Sugary drinks may boost cancer growth: Study
Consuming just one or two cups of sugar-sweetened drinks daily may accelerate the growth of intestinal tumours, say scientists who also discovered how sugar can directly feed cancer growth. Researchers at Baylor College of Medicine and Weill Cornell Medicine in the US conducted the study on mice.
"An increasing number of observational studies have raised awareness of the association between consuming sugary drinks, obesity and the risk of colorectal cancer," said Jihye Yun, assistant professor at Baylor.
"We know that obesity increases the risk of many types of cancer including colorectal cancer; however, we were uncertain whether a direct and causal link existed between sugar consumption and cancer," said Yun.
Researchers generated a mouse model of early-stage colon cancer where APC gene is deleted.
"APC is a gatekeeper in colorectal cancer. Deleting this protein is like removing the breaks of a car," Yun said.
"Without it, normal intestinal cells neither stop growing nor die, forming early stage tumours called polyps. More than 90 per cent of colorectal cancer patients have this type of APC mutation," she said.
Using this mouse model of the disease, the team tested the effect of consuming daily modest amount of high-fructose corn syrup -- the equivalent of people drinking about one and half of a sugar-sweetened beverage daily -- on tumour development.
The sweetened water was 25 per cent high-fructose corn syrup, which is the main sweetener of sugary drinks people consume. High-fructose corn syrup consists of glucose and fructose at a 45:55 ratio.
When the researchers provided the sugary drink in the water bottle for the APC-model mice to drink at their will, mice rapidly gained weight in a month.
To prevent the mice from being obese and mimic humans' daily consumption of one can of soda, the researchers gave the mice a moderate amount of sugary water orally with a special syringe once a day.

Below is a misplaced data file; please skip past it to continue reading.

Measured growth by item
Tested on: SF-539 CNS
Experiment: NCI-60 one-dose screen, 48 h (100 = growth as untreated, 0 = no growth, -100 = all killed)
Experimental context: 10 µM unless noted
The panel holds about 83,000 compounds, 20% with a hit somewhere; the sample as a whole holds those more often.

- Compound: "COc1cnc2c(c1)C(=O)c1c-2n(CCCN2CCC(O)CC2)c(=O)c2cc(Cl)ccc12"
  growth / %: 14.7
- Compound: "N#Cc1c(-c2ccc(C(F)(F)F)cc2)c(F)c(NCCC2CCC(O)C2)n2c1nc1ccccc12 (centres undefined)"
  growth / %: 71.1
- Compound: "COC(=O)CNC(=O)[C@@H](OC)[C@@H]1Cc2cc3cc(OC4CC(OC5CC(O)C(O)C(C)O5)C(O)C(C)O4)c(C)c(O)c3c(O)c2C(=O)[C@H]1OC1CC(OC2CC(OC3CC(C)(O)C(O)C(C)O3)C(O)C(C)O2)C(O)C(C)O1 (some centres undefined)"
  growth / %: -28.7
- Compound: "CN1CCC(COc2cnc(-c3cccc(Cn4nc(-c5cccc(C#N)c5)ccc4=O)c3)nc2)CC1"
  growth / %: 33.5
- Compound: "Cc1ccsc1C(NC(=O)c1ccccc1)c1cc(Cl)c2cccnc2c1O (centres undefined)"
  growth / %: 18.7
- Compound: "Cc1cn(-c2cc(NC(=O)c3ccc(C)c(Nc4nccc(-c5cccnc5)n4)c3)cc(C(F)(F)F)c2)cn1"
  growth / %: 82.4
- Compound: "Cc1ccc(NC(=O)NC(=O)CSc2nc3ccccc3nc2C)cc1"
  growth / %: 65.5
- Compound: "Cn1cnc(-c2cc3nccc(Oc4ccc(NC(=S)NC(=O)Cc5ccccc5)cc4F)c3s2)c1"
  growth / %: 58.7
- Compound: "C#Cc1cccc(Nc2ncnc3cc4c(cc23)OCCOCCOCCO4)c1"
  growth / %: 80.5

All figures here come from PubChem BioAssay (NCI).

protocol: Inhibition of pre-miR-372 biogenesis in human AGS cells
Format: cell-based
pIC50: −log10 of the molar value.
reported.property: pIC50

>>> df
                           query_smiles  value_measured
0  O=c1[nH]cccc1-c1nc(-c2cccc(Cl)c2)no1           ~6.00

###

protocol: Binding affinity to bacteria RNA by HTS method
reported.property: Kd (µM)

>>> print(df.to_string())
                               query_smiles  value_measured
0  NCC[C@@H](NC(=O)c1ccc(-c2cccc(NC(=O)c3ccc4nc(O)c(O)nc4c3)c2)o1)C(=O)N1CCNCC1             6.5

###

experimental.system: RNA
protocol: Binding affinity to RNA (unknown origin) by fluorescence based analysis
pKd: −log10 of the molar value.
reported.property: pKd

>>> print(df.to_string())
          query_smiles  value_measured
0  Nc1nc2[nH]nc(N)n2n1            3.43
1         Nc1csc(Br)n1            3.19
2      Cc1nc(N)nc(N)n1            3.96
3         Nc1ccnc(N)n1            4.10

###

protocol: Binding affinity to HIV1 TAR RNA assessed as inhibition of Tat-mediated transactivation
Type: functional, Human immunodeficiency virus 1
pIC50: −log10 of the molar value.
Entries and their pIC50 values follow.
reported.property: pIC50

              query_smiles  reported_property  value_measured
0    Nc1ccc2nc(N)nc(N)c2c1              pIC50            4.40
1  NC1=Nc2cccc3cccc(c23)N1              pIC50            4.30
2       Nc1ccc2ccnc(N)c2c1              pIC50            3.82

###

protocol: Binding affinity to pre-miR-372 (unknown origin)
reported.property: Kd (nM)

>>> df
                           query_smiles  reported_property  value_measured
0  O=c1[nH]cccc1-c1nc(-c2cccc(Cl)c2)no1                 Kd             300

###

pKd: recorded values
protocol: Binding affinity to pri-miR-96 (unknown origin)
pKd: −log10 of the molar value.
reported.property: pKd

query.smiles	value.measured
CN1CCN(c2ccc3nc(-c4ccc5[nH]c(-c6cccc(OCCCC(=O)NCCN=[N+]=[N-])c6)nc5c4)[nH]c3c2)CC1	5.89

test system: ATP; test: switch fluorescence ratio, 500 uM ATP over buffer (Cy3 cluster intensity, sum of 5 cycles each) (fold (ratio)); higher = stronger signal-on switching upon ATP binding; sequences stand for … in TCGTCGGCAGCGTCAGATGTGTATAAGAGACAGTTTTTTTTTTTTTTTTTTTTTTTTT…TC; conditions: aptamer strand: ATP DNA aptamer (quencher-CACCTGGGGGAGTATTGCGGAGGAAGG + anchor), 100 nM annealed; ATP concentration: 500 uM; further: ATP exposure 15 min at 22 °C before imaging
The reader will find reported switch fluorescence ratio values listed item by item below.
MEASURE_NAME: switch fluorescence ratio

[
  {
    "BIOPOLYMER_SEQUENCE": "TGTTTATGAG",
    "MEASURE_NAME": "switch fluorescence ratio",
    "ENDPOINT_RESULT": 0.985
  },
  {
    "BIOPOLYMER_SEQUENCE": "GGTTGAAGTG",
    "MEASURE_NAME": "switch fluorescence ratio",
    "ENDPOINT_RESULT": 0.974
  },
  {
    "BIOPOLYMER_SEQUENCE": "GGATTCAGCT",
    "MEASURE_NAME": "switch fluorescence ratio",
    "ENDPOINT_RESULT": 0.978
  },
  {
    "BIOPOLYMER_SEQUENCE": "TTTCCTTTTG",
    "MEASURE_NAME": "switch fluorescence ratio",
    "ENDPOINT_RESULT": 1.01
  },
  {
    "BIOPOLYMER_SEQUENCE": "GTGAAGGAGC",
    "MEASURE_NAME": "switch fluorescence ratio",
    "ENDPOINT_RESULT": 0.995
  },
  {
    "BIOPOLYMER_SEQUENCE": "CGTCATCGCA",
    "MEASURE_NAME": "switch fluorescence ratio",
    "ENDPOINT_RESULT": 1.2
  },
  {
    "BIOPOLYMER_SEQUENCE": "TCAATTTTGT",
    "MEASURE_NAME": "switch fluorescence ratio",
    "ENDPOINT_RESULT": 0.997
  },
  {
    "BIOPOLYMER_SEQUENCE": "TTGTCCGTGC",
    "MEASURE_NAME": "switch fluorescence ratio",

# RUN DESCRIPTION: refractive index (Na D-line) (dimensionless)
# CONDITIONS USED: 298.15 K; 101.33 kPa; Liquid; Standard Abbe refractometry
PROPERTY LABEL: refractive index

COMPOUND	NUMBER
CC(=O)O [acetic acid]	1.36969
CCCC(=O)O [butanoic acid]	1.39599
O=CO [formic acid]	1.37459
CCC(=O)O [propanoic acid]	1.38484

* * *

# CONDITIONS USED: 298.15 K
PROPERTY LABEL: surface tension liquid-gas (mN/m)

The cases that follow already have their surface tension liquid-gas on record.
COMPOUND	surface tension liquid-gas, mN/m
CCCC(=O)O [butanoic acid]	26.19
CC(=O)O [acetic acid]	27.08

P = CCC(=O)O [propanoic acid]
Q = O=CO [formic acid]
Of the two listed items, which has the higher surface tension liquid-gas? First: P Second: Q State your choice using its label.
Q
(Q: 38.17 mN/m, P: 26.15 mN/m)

After two months, the APC-model mice receiving sugary water did not become obese, but developed tumours that were larger and of higher-grade than those in model mice treated with regular water.
"These results suggest that when the animals have an early stage of tumours in the intestines -- which can occur in many young adult humans by chance and without notice -- consuming even modest amounts of high-fructose corn syrup in liquid form can boost tumour growth and progression independently of obesity," Yun said.
"Further research is needed to translate these discoveries to people; however, our findings in animal models suggest that chronic consumption of sugary drinks can shorten the time it takes cancer to develop," she said.
The team then investigated the mechanism by which this sugar promoted tumour growth. They discovered that the APC-model mice receiving modest high-fructose corn syrup had high amounts of fructose in their colons.
They found that sugary drinks increased the levels of fructose and glucose in the colon and blood, respectively and that tumours could efficiently take up both fructose and glucose via different routes.
Fructose was first chemically changed and this process then enabled it to efficiently promote the production of fatty acids, which ultimately contribute to tumour growth.
"This study revealed the surprising result that colorectal cancers utilise high-fructose corn syrup, the major ingredient in most sugary sodas and many other processed foods, as a fuel to increase rates of tumour growth," said Lewis Cantley at Weill Cornell Medicine.
"While many studies have correlated increased rates of colorectal cancer with diet, this study shows a direct molecular mechanism for the correlation between consumption of sugar and colorectal cancer," Cantley said.
"Our findings also open new possibilities for treatment," Yun said.